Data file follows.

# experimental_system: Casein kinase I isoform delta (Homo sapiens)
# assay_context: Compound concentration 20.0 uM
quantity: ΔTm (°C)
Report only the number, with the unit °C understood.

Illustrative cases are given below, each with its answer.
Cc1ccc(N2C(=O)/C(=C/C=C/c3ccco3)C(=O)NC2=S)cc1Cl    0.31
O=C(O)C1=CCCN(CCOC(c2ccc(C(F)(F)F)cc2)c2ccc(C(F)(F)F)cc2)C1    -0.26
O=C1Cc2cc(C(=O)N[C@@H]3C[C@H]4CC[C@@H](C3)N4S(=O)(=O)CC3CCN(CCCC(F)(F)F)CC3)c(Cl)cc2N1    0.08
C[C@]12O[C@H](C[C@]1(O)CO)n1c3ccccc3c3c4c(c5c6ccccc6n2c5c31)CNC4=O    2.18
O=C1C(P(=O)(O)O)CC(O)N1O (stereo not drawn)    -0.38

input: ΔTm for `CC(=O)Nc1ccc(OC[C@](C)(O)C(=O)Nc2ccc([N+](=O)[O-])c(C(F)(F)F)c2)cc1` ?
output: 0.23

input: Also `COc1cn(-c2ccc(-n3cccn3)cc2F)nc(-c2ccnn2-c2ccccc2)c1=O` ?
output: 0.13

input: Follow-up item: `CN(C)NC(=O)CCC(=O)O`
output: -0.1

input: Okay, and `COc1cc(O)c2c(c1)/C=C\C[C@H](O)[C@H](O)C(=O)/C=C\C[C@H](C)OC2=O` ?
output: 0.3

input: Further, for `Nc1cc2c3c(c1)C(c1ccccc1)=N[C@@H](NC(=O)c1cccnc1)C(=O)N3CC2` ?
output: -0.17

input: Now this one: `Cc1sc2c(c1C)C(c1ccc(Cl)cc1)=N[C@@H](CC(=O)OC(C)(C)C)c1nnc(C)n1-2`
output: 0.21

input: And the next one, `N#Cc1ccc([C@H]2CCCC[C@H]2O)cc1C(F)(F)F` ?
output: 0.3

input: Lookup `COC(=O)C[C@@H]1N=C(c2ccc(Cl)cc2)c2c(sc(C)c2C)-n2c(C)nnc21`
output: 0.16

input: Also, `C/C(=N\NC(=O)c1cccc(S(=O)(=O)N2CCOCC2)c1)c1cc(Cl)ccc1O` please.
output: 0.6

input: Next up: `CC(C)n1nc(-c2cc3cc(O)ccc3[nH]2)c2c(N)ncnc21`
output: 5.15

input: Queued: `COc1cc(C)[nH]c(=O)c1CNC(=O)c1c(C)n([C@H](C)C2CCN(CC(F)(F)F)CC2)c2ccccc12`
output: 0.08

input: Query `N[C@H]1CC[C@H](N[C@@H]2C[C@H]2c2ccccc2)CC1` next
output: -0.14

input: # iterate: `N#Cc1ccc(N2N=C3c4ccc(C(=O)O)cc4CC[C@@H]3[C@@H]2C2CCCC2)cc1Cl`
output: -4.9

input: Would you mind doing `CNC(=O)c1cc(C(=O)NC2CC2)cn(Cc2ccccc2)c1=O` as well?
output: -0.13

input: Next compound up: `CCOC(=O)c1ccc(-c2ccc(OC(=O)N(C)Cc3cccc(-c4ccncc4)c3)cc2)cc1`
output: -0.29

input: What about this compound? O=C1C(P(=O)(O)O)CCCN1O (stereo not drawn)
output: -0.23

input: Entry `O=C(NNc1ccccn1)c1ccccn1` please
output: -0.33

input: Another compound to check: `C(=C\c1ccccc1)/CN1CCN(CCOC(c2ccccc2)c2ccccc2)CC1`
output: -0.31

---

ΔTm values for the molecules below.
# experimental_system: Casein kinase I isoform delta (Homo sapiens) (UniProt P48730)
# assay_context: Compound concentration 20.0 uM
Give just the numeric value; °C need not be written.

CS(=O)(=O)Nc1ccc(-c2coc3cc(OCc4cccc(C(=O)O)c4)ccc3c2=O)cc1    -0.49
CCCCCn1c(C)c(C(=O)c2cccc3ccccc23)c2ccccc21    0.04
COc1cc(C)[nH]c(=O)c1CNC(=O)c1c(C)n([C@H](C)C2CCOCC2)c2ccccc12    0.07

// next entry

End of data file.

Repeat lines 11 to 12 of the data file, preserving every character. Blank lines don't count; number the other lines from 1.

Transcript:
input: ΔTm for `CC(=O)Nc1ccc(OC[C@](C)(O)C(=O)Nc2ccc([N+](=O)[O-])c(C(F)(F)F)c2)cc1` ?
output: 0.23